Thundridge Old Church contains artefacts dating from as early as Saxon times to the Victorian era. While many items, including internal monuments and the medieval bells, were moved to Thundridge New St Mary’s in 1853; other stone work, including the Norman Archway and Pelham Buckle Quatrefoil remain in the tower; a few graveyard memorials have been removed to Ware Museum; however, like the collapsed graveyard boundary wall, many more are showing their 200 years of age (and sadly the disrespect shown by some visitors to this consecrated site).
One way TOCAG would like to recognise sponsorship (corporate, community group, family or personal) is through the adoption of stones and monuments at the Old Church site.
Other churchyard custodians have raised funds to engage stonemasons to restore monuments and clarify carved inscriptions. TOCAG have approached local craftsperson’s who would be willing to undertake such work, if this is a fundraising project supporters which to pursue.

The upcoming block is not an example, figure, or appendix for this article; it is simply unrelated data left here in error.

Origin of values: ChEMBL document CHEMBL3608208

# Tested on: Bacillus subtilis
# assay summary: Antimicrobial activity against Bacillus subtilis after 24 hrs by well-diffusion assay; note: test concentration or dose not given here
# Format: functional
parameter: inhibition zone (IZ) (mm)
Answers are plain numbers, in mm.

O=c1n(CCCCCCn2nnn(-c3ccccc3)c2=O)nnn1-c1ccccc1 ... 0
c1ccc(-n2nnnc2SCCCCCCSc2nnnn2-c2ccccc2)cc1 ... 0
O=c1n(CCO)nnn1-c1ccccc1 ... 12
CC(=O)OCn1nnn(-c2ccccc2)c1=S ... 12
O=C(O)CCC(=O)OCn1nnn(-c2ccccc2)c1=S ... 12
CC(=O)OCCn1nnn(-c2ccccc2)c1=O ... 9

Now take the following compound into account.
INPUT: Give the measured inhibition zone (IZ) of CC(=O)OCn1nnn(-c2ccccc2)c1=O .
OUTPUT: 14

The 18th century landlord and landlady of The Feathers, Wadesmill
The landlord of The White Horse, Ware, now the southern entrance to Tescos
The Pelham Buckle and Quatrefoil may be of interest to the villages and family they are named for
The family crypts of the Gardiner and other families also need attention
Other memorials, lost but recorded during earlier churchyard surveys, include one of the church’s Georgian vicars, Rev William Hughes, who was made an honorary member of the Society for the Abolition of the Slave Trade by Thomas Clarkson, for speaking out in the pulpit against slavery